Combustible Edison Work Hard At Easy Listening

Faux lounge-pop quintet overcomes obstacles with cheesy, fun show.

CAMBRIDGE, Mass. -- The setting -- a converted bowling alley -- was way too vast. The sound was muddy. And the audience was too dang noisy.

Still, Combustible Edison thrived.

In spite of it all, the suave, neo-easy-listening act succeeded in transforming the Middle East Club into a kitschy, new-millennium cocktail lounge last Friday night, using potent doses of its trademark sci-fi, B-flick and finger-snapping retro-swing sonics.

Craig Portalla, 30, of Boston, who came with a friend, was shocked. " 'Is this a joke?' I was thinking, but then I really got into it," Portalla said. "I'm definitely picking up their CD."

There was reason for questioning the band's seriousness. After all, this may be the only act with a frontwoman dressed in a satiny, formal evening gown while playing a mouth organ.

But, given the musical context, the image made plenty of sense.

Tellingly, the title of Combustible Edison's upcoming album is The Impossible World.

Beginning with the sweet, light ambience of "Song of the Space Call," from Impossible World, the band brought to mind film composers such as Henry Mancini ("The Pink Panther") and Nino Rota (Federico Fellini's films).

Breaking into the new disc's "20th Century," the ever-jesting Millionaire yelled, "Open bar for the next millennium, folks!" as MIDI keyboardist Brother Cleve seemed to levitate the band with a series of eerie, melodic figures.

The impossible world that CE create is one of faux lounge-lizardry, reworked B-movie themes and all manner of re-fabricated '50s and '60s kitsch-cultural effluvium. It's the conception they chose when seeking a way out of the commercial dead-end they'd found themselves in back when they were called Christmas.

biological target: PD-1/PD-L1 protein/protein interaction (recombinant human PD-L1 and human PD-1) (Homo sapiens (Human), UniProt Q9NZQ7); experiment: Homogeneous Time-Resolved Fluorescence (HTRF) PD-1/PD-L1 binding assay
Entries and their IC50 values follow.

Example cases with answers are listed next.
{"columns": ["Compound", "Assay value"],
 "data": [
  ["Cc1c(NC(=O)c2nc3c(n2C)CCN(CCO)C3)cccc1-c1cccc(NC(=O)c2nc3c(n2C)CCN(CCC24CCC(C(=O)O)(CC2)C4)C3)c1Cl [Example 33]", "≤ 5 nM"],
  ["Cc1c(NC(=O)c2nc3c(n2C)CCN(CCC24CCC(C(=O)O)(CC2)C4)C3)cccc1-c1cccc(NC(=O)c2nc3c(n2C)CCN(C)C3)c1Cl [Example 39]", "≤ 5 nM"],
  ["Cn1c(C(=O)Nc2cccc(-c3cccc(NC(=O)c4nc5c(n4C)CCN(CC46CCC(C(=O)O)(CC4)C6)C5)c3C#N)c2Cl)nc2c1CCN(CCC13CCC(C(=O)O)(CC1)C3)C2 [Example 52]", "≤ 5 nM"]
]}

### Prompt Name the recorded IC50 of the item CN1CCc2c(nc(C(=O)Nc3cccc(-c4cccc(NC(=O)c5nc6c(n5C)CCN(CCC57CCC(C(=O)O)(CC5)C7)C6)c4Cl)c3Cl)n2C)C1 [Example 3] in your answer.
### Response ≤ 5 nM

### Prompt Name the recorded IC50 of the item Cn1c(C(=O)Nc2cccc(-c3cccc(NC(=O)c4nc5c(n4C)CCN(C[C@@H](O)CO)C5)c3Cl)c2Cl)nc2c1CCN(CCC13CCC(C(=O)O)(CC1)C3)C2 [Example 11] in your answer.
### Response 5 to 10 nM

Yet the jokier aspects of the band are anchored in solidly professional showmanship, as the group proved conclusively at Friday night's show.

In the evening's two sets, the band drew from its upcoming album and from its previous discs, I, Swinger (1994) and Schizophonic (1996).

The song "Satan Says" was a hipster's dream, with its lazy congas and sultry whistling. In contrast, "Carnival of Souls" conjured a clown-loony audioscape, replete with circus-organ accompaniment. The voodooey "Mas Suprosa" upped the dance ante, building on raga-like spy-movie guitar phrasings. "Shot in the Dark" sounded, appropriately enough, like "Pink Panther" material.

Frontwoman Lillith Banquette (a.k.a. Liz Cox), meanwhile, showed that she can shift from her multi-octave vocals to drums, xylophone and other percussion without missing a beat.

Bald guitarist the Millionaire (a.k.a. Michael Cudahy), sporting horn-rimmed glasses and rocking his guitar side to side ominously, delivered the required range of crap-cultural guitar styles, from curling spy-fi licks to angular TV-theme hooks.

Stand-up bassist Nicholas Cudahy and drummer Michael Connors concocted solid but varied sets of rhythm -- at times straightforward and propulsive, at others odd, moody and offbeat.

Opening the second set, the band dressed the new LP's "Dior" in glitz. Heavily reverbed guitar permeated "The Veldt." The follow-up, "Cat o' 9 Tails," showcased psychedelic-sounding keyboards.

CE jumpstarted the crowd with the twisting "Vertigo-go" and

"Short Double Latte" (RealAudio excerpt), which sported a freaky xylophone solo. An outer-space anecdote by the Millionaire led into

"Solid State" (RealAudio excerpt), which gave way to "Millionaire's Holiday," a quirky ditty delving into creepy music styled after the '60s comedy television series "The Munsters."

Although this audience only half-begged for an encore, CE delivered some rich desserts -- a wild, conga-driven and guitar-charged rendition of "Hellraiser" and a Vegas-style revamping of the schlock ballad "Cry Me a River."

"They're really slick and cocky," said Karen Bopp, 21, of Boston, who claimed that she was introduced to "retro" music via Combustible Edison's works. "I like them a lot," she said. "But I'm surprised more people aren't dancing."